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- Talk:Christian-Jewish reconciliation/Archive 1
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For those of us who are Unitarian-Universalists, it seems like a big omission not to mention UU views on the subject. JeMa 20:16, Oct 30, 2003 (UTC)
- Please put it in! Also, maybe someone out there is qualified to put in Franz Rosenzweig's relevant views? Slrubenstein
Love Your Neighbor as Yourself
Whose idea was it to insert the statement [Note, Bertrand Russell was a self-described philosophical agnostic and a practical atheist. Of concern to Christians is the Jewish definition of "neighbor" in the context of the "Golden Rule."] into the excerpt from R' Gordis' essay? The only way I can fathom such an insertion is that whoever made it is a covert antisemite or else someone who made this "enlightened observation" without bothering to spend the time learning what the Jewish definition of "neighbor" is in that context. (Leviticus 19:18) First, the word is mistranslated as "neighbor", it actually means "companion" or more loosely, "fellow traveller", and is parallelled 16 verses later, in Leviticus 19:34, with respect to Converts to Judaism. It has, in verse 18, always been understood as "fellow human", and therefore, as an admonition to love everyone, in the words of the Alter of Slobodka: The commandment is to love others kamokha as you love yourself. Just as you love yourself instinctively, without looking for reasons, so you should love others, even without reasons (Quoted from the Stone Edition Chumash, p. 662-3) R' Avraham Yehoshua Heschel of Kopitchinitz is said there to have made essentially the same observation. This is not, however, a unique-to-the-Litvaks, nor "newfangled" interpretation. To quote further back, (from the same source) Nachmanides explains that it is impossible for all but the saintliest people to feel literally the same love for others that they feel for themselves. ... It is human nature to say that we wish others well, but we want less for them than for ourselves. The Torah says no. A Jew can and should condition himself to want others to have the fullest degree of success he wants for himself. Rashi and Sifra record that R' Akiva said that this commandment is the fundamental rule of the Torah, (note: Jesus accords it second rank, and a fundamental philosophical difference between Christianity and Judaism is obviated by that fact...). Further back, this same concept is found in the Talmud, its application being attributed to a variety of rules concerning things from capital punishment to marital relations, and Hillel paraphrased it as "What is hateful to you, do not do to others."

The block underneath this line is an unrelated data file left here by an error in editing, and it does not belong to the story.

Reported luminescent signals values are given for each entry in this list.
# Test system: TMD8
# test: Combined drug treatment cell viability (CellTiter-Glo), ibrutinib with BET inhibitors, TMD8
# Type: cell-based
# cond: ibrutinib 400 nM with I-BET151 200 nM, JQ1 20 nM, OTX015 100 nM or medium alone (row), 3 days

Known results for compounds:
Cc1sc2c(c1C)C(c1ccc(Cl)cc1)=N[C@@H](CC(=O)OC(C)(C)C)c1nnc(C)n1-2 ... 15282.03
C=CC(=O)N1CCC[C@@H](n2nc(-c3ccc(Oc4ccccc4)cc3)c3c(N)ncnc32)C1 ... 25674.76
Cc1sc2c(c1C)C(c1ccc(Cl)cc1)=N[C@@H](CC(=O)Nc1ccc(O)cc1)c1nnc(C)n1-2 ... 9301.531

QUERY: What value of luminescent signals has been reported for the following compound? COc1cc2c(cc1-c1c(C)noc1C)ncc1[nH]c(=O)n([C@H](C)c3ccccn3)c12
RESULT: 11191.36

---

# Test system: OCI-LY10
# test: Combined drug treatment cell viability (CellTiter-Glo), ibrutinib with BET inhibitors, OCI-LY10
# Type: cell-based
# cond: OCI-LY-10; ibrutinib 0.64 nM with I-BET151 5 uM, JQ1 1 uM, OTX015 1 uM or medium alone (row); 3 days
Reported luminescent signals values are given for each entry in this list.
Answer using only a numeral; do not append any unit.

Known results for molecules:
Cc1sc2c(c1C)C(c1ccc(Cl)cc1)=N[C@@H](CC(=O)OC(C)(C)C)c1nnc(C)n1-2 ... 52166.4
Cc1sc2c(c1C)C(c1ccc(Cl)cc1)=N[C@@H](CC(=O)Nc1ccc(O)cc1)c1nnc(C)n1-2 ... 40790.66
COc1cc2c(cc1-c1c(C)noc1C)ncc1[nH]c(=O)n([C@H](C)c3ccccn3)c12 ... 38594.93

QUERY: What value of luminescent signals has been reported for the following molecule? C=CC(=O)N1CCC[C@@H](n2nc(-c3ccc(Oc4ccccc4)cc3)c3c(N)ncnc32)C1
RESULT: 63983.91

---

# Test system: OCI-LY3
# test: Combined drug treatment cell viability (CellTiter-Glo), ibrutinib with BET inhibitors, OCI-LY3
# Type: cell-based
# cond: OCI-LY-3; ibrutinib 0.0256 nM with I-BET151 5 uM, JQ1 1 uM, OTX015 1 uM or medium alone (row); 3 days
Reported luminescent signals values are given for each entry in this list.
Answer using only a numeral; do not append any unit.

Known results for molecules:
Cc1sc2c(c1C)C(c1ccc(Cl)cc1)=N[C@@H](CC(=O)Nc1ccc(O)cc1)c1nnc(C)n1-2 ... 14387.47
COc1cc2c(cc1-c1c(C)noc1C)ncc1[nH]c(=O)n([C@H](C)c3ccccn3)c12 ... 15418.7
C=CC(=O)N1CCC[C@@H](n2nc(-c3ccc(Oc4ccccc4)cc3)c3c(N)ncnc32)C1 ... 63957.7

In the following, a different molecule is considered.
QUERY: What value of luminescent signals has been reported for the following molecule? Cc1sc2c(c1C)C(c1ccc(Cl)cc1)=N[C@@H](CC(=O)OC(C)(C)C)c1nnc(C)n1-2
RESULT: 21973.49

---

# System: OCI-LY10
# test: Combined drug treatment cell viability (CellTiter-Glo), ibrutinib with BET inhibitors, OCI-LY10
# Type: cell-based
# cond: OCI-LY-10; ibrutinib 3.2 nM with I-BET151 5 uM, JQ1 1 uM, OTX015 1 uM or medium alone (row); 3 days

In light of this, I vote that this callous and unstudied "comment" be removed from the article. Thoughts? Flames?
- This is a valid point. I will make this edit. RK 23:13, Feb 14, 2005 (UTC)
- In review, the reply did not recognise that the complaint was that the definition of 'neighbour' (in Bertrand Russell's quote)is a concern to Christians, and the reply offered a Jewish explanation of how Jews see the argument. Where's the Christian side of the discussion? 16:54, 11 June 2007 (UTC)
I changed the blatant mischaracterization of traditional Catholicism in this article. Traditional Catholics are not schismatic; except for the Sedevacantists (who are few and far between), we recognize His Holiness Pope John Paul II. And I deleted the following slanderous sentence: "In their view, Jews still are to be held as collectively responsible for murdering God, and all Jews are still believed to be damned unless they convert to Christianity."
Even Msgr Lefebvre accepted the classical Church teaching that outsiders might be saved (though they are saved in spite of their non-Catholic religions, not because of them).--MegaSilver 23:04, 24 Jan 2005 (UTC)
- There are definitely some traditional Catholics who believe that Jews are collectively responsible for the murder of Christ. But that is not a point of Catholicism at all, much less traditional Catholicism.
- The thing is, traditional Catholics usually reject or look with skepticism upon Vatican II. One of the things Vatican II did was to expressly condemn blaming Christ's death collectively on the Jewish people. That is not our beef with Vatican II, but some people (i.e., Abraham Foxman, William F. Buckley [ironically, a traditional Catholic]) think it important that everyone seek out and destroy anything even hinting at anti-Semitism or anti-Israelism.--MegaSilver 06:00, 28 Jan 2005 (UTC)
- For the third time, belief that the Jews are collectively responsible for the death of Christ is NOT a staple belief of Traditional Catholicism. There are some INDIVIDUAL Traditional Catholics (among others) who believe that, but to accuse Traditional Catholics as a whole--which the article as you want it does--is pure malice. I am a Traditional Catholic and I most certainly do not blame my Jewish friends for the death of Christ.
- You are incorrect. The belief that Jews are collectively responsible for the death of Jesus is traditional Catholicism. I cannot imagine why you would claim otherwise. RK 23:13, Feb 14, 2005 (UTC)